Little children who are learning about the sounds in words move from larger units of sound—phrases and words—to smaller units of sound—sounds within syllables.
Take the word “elephant,” for example.
Onsets/rhymes e-l e f-int
Phonemes e l e f i n t
First, children learn that sentences are composed of words. (I can remember being in first grade and learning that “of the” is two words, a revelation at the time).
Next, children learn the sound of the whole word. They might mispronounce “elephant,” saying it as a two-syllable word (el-phint) as they grow accustomed to it. Eventually they say it right.
Children then learn to break the word into parts (syllables), pronouncing each syllable distinctly.
With a teacher’s or parent’s help, they learn to identify sounds within the word.
Later, they learn to match those sounds to letters.
This sequence—from a phrase to whole words to syllables to the smallest distinct sounds—provides a useful guide for adults teaching reading to preschoolers. We should make sure a child can hear the sounds of a word and can reproduce them properly before we begin to break a word into parts and associate letters with those parts.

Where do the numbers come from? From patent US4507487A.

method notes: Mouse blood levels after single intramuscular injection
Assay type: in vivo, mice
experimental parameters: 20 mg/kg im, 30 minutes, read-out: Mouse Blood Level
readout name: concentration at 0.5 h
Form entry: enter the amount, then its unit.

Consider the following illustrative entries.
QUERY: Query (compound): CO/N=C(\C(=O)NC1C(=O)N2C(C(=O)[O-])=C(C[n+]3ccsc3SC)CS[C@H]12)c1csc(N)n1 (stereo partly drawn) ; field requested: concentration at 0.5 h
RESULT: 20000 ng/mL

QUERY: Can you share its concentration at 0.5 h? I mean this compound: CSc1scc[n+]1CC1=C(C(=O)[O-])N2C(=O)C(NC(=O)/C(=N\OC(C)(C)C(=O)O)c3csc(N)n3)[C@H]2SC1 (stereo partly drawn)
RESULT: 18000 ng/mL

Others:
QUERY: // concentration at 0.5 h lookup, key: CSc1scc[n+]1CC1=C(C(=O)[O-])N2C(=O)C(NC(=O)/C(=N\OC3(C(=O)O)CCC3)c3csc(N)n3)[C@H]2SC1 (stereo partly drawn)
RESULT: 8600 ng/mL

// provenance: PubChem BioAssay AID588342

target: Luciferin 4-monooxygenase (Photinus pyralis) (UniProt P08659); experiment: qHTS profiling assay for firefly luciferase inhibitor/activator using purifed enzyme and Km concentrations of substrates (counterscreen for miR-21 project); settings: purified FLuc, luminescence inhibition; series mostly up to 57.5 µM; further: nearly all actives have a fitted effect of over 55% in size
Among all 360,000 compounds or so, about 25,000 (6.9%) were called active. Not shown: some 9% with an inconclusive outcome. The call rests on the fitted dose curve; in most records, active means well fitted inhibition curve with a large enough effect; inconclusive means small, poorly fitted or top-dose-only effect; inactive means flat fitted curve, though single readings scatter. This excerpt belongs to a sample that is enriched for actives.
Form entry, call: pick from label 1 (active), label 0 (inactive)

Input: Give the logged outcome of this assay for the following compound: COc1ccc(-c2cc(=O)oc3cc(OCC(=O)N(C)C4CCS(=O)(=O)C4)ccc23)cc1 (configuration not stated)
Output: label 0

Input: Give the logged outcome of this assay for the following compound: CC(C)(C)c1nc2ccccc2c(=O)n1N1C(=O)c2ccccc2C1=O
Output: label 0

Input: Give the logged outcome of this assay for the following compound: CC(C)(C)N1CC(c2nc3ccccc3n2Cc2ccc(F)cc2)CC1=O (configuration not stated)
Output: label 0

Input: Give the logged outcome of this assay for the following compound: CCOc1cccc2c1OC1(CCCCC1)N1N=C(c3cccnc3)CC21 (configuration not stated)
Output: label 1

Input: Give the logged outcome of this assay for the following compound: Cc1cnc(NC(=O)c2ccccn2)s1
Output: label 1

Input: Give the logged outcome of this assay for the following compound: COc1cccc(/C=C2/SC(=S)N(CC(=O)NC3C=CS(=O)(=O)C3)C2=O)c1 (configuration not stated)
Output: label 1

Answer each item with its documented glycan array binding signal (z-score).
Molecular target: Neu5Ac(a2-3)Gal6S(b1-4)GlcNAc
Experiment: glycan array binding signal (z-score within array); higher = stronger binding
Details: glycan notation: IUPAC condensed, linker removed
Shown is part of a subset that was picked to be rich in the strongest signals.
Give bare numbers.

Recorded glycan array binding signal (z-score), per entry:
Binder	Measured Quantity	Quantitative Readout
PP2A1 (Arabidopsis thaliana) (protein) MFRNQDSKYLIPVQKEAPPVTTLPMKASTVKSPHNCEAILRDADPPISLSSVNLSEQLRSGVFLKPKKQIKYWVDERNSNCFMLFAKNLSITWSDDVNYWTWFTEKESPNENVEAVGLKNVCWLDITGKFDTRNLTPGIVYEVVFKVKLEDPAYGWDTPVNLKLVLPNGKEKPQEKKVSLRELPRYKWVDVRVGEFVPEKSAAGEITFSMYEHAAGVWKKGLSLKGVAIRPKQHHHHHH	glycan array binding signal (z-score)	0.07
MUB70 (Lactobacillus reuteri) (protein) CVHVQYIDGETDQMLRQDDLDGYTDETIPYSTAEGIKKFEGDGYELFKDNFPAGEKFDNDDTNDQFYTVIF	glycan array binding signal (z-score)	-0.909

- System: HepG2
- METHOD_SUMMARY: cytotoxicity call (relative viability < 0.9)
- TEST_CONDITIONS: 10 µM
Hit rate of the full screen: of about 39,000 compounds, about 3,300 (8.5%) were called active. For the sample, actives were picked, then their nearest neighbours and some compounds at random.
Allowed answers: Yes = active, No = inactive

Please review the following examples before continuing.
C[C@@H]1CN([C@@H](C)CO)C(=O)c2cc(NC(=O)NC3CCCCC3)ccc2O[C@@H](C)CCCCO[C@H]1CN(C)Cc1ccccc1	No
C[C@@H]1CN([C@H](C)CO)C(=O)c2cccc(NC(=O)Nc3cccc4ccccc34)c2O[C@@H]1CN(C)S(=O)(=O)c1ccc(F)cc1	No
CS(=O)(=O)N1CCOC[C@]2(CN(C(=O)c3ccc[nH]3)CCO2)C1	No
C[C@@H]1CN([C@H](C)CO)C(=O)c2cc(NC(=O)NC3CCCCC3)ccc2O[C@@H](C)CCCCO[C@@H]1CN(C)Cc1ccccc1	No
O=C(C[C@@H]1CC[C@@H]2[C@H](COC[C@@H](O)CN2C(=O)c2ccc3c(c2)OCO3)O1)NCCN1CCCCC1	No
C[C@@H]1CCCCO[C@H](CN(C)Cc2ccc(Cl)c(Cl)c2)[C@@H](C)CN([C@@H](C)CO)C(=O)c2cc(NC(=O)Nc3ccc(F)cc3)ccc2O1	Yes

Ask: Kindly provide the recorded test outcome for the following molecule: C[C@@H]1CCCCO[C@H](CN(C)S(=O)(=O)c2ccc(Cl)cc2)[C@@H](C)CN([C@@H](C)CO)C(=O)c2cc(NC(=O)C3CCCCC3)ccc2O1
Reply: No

What are some activities that help a child to master the phonological awareness sequence?
• Say a two or three-syllable word, leaving pauses of a second or two between syllables. Ask the child to combine the syllable sounds into a word.
• Ask the child to break a two or three-syllable word into its parts. This is a harder skill than combining.
• Ask the child to say (not spell) the sound before the vowel sound in a word (the onset sound). For example, in the word “dog,” the onset sound is the sound a “d” makes.
• Say tongue-twisters and ask the child to identify the alliterated sound. For example, in “Peter Piper picked a peck of pickled peppers,” the onset sound is the sound a letter “p” makes.
• Sing songs with rhymes. Ask the child to identify the rhyming sounds.
• Ask the child to say the rhyme part of a word or syllable. The rhyme part is all the sounds beginning with the vowel. So in “dog,” the rhyme is “og.”
• The hardest activity is for the child to break down a syllable into every sound (phoneme). American English has 42 phonemes, or sometimes more depending on regional pronunciations. (Sounds made by “th,” “sh” and other digraphs are considered distinct sounds, which is why English has more phonemes than alphabet letters.)
While learning the ABC’s is a skill most preschools stress, the other skills explained need to be learned first. Some kids are ready to break a syllable into phenomes at four years old, but many more are not ready until part way through first grade. Don’t rush them. Instead, spend time on all the preliminary steps.
For more details on this sequencing of learning sounds, go to http://www.naeyc.org/files/yc/file/200901/BTJPhonologicalAwareness.pdf. While you are there, check out the list of read-aloud books that emphasize sounds, and the additional activities you can do with a child who is learning sounds.